This desire to dive deeply into the shallow end was highlighted by the Hadden Consultancy's study of a cross-section of marketing managers that says: "87 per cent preferred a reliance upon 'intuition' as opposed to 'a focus on concrete facts, details and what is'." In other words, gut feeling over informed opinion. Mark Ovenden, the marketing director for Ford Motor Company, noted this superficiality: "Marketing is doing itself a disservice attracting the wrong personalities."

Alan Tapp, a professor of marketing at Bristol Business School, is more forthright: "If best practice has little or no value, what does? The answer is the 'cult of the new', a world that lacks substance, fads take over and marketers become obsessed with change." Malcolm McDonald, Cranfield University's emeritus professor of marketing, is equally critical of a discipline that has lost respect because "lots of charlatans and half-wits have got into it without qualifications".

Harsh words - but could it be that one of those "charlatans" will be standing next to a Nobo board this afternoon, arching an accusatory eyebrow at you and asking: "You're not afraid of change, are you?" In fairness, maybe they'd be advised to take refuge behind that Nobo board. Maybe it's now too difficult to perform the myriad functions expected of a marketing director.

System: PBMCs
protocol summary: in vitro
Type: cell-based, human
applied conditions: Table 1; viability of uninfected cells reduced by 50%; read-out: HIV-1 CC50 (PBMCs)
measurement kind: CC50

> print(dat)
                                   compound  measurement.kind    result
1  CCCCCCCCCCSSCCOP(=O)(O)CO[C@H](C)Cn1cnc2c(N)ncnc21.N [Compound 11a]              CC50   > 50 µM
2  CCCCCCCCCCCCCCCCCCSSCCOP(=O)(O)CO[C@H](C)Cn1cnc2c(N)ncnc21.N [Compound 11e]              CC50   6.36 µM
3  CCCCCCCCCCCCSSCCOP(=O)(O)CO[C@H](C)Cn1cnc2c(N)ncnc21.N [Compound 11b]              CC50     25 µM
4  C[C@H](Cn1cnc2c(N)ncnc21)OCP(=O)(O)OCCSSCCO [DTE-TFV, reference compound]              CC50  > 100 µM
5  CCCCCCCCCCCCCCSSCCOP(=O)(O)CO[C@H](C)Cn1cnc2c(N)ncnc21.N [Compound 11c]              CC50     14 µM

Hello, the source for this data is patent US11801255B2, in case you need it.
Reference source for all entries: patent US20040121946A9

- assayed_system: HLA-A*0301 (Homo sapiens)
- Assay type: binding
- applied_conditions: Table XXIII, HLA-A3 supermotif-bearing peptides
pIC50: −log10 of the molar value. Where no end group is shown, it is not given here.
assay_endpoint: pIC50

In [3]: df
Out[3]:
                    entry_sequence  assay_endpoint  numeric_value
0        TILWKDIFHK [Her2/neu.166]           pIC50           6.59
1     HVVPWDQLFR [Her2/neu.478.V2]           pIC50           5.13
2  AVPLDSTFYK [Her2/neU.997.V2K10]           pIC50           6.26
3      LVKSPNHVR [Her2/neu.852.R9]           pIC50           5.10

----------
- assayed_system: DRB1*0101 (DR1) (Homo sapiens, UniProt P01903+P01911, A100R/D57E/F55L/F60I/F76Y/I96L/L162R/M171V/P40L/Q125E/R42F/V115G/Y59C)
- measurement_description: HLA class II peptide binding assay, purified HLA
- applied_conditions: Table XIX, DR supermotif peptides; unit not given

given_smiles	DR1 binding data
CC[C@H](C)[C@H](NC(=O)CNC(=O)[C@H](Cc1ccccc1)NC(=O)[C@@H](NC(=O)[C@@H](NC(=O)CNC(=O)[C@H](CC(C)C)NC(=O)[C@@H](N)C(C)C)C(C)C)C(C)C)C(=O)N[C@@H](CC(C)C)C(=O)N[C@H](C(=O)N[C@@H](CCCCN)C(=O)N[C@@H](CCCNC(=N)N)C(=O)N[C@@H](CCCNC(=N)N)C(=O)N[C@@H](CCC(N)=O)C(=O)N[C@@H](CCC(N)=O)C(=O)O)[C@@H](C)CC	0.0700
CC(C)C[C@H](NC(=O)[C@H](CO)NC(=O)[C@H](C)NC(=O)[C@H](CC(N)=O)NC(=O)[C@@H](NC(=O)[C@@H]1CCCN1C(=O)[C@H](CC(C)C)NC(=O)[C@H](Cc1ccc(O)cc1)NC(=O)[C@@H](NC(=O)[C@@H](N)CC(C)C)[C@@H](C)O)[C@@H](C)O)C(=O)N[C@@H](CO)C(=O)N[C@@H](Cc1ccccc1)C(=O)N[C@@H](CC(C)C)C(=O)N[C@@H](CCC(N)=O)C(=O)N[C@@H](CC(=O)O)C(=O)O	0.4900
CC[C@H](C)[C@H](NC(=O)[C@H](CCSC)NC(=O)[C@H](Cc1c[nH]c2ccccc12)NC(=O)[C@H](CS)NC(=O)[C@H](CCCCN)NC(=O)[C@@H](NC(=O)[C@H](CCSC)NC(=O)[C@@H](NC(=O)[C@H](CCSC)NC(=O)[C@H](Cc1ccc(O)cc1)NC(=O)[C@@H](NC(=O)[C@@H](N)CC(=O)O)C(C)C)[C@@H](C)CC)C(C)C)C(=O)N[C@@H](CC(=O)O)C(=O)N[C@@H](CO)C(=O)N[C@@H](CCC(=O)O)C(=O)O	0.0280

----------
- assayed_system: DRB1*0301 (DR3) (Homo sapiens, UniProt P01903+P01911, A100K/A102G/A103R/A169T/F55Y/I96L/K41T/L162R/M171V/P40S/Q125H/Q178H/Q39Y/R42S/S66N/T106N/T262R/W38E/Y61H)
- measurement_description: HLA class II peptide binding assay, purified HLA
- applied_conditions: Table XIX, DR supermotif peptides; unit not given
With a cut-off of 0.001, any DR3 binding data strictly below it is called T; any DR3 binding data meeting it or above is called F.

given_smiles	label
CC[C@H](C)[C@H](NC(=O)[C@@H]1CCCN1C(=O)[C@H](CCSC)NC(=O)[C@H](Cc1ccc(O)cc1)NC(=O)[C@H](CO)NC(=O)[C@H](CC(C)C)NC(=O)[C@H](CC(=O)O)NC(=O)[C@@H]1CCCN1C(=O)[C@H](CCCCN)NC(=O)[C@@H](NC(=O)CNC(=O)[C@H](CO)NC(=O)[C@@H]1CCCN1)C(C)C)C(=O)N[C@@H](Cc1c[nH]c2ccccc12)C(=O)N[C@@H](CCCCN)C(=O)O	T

That difficulty is described in the Richard Yates novel Revolutionary Road. Set in a thinly disguised IBM, the boss talks about who should lead in a complex, ever-changing business world: "Your public relations expert? Your electronics engineer? Your management consultant? No single one of them has the right background, or the right qualifications, for the job. I've talked to some of the top advertising and promotions men in the business; I've talked to some of the top technical men in the computer field and I've talked to some of the top administration men in the country, and we've all of us pretty much come to this conclusion: it's a completely new kind of job, and we're going to have to develop a completely new kind of talent to do it."

Yates certainly nails the problem of finding the homo novus with the necessary vision and skills. Except, he was writing in 1961 and set his story in 1955. Fifty-three years, in fact, before Mr Liodice spied his renaissance marketer with "extraordinary observational powers" skipping over the horizon.

Clearly, nothing is new. Indeed, anyone who is any good always feels insecure about the future. But throwing the baby that it's taken nearly 100 years to nurture out with the analogue bath water is a crazy response to the opportunities digital presents. Let's finish with something written at roughly the same time as Revolutionary Road: "It took millions of years for man's instincts to develop. It will take millions more for them to even vary. It is fashionable to talk about 'changing man'. A communication must be concerned with 'unchanging man', with his obsessive drive to survive, to be admired, to succeed, to love, to take care of his own."

These are the words of Bill Bernbach. I hope that even those most committed to tearing up the old rules will respect his views and take his advice.